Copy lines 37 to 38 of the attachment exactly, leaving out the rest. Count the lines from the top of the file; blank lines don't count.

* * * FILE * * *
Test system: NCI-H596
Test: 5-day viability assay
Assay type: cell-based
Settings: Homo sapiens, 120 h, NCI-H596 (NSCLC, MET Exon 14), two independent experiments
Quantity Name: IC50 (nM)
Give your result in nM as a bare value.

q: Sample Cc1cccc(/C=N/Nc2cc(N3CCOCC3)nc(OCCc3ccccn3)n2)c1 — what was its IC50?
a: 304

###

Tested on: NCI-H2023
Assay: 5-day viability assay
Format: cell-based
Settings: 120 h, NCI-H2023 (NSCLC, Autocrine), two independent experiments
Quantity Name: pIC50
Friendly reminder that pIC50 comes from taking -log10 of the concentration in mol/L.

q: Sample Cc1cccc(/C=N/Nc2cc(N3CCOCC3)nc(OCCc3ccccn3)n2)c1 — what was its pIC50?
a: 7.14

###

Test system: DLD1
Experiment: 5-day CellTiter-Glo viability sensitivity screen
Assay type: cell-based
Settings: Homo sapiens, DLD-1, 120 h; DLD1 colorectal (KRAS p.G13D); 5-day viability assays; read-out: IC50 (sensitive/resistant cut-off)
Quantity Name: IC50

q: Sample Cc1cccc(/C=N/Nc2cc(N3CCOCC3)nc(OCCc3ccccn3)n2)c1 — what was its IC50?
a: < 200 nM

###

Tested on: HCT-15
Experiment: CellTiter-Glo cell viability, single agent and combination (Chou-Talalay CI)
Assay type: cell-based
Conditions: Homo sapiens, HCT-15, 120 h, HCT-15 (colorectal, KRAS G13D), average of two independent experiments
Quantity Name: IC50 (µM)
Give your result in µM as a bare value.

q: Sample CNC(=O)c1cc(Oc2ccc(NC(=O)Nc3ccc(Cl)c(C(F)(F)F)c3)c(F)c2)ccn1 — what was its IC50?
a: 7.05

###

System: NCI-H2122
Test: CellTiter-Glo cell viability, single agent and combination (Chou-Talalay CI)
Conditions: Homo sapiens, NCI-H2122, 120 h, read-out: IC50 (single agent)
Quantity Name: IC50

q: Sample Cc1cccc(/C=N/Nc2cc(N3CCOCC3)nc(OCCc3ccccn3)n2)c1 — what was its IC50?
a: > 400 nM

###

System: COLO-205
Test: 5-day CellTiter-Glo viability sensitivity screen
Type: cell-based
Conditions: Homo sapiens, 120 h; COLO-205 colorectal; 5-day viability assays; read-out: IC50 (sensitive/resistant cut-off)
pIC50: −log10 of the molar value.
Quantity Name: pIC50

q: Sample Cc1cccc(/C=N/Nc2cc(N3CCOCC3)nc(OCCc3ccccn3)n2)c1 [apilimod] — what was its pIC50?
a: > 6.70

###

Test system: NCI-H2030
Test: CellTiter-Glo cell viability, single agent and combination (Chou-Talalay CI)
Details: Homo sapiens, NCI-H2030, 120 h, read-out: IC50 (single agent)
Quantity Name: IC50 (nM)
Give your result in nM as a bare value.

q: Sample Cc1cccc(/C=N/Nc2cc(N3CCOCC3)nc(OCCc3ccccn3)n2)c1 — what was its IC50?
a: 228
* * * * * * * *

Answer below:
Test: CellTiter-Glo cell viability, single agent and combination (Chou-Talalay CI)
Conditions: Homo sapiens, NCI-H2122, 120 h, read-out: IC50 (single agent)